Recently, three previous studies demonstrated that IL-37 play a protective role in tumor progression. Gao et al. found that treatment of an established MCA205 mouse fibrosarcoma model by single intratumoral injection of Ad-IL-37 resulted in significant growth suppression, and the antitumor effect of IL-37 was dependent on T cells and B cells . Zhao et al. reported that IL-37 mediated anti-tumor immune responses through recruiting NK cells to tumor microenvironment in hepatocellular carcinoma (HCC) . Recent study by Wang found that IL-37 suppressed cell proliferation and invasion of human cervical cancer (CC) through inhibiting STAT3 signaling . Despite this knowledge, the biological role of IL-37 in tumor development remains largely unknown.
To address the function of IL-37 in lung cancer, we first evaluated IL-37 expression in the human NSCLC tissues; IL-37 function was assessed in vitro in IL-37 over-expressing lung cancer cell lines, and in vivo in a xenografted lung tumor model. Our results show that IL-37 plays an inhibitory role in lung cancer development, possibly through inhibiting tumor angiogenesis.
Patients and specimens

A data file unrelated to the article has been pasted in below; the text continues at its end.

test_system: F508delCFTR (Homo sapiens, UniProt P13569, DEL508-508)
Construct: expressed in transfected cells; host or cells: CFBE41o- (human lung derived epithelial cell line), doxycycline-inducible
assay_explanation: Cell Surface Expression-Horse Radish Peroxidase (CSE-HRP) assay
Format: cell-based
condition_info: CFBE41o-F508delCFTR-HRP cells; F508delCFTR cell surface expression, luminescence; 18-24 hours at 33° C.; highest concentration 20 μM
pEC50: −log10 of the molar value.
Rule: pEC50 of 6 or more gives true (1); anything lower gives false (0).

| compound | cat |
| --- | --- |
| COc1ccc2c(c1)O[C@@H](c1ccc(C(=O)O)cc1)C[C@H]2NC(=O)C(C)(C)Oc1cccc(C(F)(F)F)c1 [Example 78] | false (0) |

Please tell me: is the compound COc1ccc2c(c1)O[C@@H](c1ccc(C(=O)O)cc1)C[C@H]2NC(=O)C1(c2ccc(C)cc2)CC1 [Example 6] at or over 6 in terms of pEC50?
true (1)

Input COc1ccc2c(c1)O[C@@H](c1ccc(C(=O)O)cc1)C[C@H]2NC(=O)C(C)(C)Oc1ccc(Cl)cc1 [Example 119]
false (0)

A total of 182 patients who underwent surgery for histologically verified NSCLC at the Xijing Hospital between 2007 and 2010 were enrolled in this study. The median age of the patients was 54.7 years (range 27–76 years). None of them received any preoperative anticancer treatment prior to sample collection. This study was approved by the local ethics committee and written informed consent was obtained from each patient. All 182 specimens were reevaluated with respect to their histological types, differentiation status, smoking status, and tumor TNM stages. Tumor stages were determined by TNM classification according to the 2002 International Union against Cancer guidelines. The histological diagnosis and grade of differentiation of the tumors were defined by evaluation of the hematoxylin and eosin-stained tissue sections, according to the World Health Organization guidelines of classification (2004). Overall survival (OS) was defined as the interval between surgery and death. Patients in whom recurrence was not detected were censored on the date of death or the last follow-up. The clinicopathologic characteristics of these 182 patients are listed in Table 1. Every patient specimen included two matched pairs, namely, NSCLC tissues and adjacent normal lung tissues (≥5 cm away from the tumor). Tissues were collected within 1 h after surgery. For each specimen, half were immediately flash-frozen in liquid nitrogen and then frozen at −80 °C until RNA and protein extraction was performed, the remainder was fixed with formalin for immunohistochemistry.